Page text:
The final activity of the "field trip" was a lesson on pinecones--the different types, sizes, etc., and a hunt for pinecones throughout one of the classrooms. I forgot to take pictures, though, because I was too busy scurrying around the room hiding the pinecones, and remembering to do so at knee level where the munchkins could find them.

I was pleasantly surprised that there was a school assembly toward the end of the day, and I stayed for that too, at Andrew's request.  I could have gone back to school and actually done my job, but the plans were in place, and what the heck?  I don't get these opportunities often, as I said.  So, we marched down to the gymnasium to watch a really great performace of a cute little Christmas musical by the 2nd graders.

Andrew and I were starving when we got home, so we made pizzas together for an early supper.  He declared that he was only putting one pepperoni on his, and that I could have the others.  (He will eat cold pepperoni out of the package like it's going out of style, but he doesn't like it on pizza--go figure.) 
                                        
We went back to school later on for Andrew's first school show of any kind--the art show.  He had several pieces on display throughout the cafeteria, but those masterpieces will have to wait for a different post.

All in all, a great day, and one that I will treasure.  Andrew has asked me to come back again on a regular day when I can see him in his classes and his specials.  I think I can manage that--it will be a good use of personal days.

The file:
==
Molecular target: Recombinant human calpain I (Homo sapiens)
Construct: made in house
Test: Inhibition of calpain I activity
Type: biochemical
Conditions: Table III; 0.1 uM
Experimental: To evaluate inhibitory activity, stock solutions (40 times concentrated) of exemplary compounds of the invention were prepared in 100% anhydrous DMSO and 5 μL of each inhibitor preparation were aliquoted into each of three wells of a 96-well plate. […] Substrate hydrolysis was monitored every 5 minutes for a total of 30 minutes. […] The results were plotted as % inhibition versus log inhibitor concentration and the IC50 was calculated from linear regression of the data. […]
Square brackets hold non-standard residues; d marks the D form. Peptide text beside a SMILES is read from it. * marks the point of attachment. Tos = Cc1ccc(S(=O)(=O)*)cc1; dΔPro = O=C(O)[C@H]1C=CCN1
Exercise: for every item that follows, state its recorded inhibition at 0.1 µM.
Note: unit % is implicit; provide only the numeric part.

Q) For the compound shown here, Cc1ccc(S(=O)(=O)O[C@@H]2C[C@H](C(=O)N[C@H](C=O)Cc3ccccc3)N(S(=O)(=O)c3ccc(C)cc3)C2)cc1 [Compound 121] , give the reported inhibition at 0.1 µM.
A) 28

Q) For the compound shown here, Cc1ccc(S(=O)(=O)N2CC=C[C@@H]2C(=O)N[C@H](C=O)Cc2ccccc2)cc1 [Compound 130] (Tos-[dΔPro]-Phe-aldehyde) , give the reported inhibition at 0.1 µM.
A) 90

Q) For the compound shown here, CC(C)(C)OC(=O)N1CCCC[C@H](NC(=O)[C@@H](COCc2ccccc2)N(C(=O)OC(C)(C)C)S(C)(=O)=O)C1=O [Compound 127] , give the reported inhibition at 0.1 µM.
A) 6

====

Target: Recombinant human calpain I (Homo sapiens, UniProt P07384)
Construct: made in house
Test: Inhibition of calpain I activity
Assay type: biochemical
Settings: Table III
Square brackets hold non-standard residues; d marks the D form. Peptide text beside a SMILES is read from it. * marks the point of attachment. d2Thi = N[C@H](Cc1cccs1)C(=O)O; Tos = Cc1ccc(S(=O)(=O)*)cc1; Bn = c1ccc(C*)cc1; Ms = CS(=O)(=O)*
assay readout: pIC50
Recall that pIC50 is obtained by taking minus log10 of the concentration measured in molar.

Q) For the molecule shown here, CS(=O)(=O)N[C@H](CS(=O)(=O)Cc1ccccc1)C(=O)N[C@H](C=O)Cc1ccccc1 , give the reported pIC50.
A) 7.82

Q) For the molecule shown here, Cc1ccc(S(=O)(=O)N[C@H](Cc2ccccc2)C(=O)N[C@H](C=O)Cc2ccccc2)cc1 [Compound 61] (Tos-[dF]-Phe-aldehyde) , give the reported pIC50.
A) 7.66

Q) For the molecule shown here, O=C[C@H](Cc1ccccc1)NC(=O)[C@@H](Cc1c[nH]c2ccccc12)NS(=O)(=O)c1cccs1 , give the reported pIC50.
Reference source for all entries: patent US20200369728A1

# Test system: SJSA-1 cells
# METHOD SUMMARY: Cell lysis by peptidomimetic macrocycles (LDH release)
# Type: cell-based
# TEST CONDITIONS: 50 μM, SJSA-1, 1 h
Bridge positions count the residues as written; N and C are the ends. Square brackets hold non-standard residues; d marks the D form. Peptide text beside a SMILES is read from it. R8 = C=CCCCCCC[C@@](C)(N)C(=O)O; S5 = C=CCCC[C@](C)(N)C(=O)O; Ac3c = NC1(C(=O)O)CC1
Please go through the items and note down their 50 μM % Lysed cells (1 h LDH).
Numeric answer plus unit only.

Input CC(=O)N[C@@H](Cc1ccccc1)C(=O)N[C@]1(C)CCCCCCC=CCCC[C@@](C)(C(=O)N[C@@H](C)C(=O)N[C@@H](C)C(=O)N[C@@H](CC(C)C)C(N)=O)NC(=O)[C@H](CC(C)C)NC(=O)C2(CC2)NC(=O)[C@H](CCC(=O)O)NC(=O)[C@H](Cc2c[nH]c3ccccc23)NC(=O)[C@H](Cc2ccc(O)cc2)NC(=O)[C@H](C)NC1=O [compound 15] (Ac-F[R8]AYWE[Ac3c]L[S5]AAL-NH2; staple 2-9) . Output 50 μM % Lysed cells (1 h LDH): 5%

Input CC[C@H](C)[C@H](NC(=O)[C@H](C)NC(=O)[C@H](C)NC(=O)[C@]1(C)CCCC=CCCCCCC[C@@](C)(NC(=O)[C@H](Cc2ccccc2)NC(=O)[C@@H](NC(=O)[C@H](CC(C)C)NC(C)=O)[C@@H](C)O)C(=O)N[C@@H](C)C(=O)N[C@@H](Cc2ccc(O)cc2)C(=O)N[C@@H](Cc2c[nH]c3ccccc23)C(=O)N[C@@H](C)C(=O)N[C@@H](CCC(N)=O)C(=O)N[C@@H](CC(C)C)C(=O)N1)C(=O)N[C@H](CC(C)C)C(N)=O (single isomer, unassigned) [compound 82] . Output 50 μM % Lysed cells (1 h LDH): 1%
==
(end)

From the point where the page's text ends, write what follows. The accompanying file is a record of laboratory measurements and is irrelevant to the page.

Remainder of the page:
4 comments:

Diana said...

Awwww, Andrew looks very handsome in his little postal service costume. He has that look on his face that says "I'm very important." What fun! I remember all the times helping at my sons' school way back when... *sigh*... I miss that. Wish we lived
closer to them, I would help at the grandkids' schools now. Yeah! LOL!

Tobye said...

I always enjoy the few opportunities I get to visit the kids at school. It makes me wish, like you, sometimes, that that was my life.

Tam said...

Aw what fun time! Merry Christmas.

Manic Mom said...

I have not lurked onto your blog since school started for us in Sept. HAHAHA He has grown so much in just those few months, I can't believe it. Time goes by so fast. That's why I try to soak up as much of their youth as I can.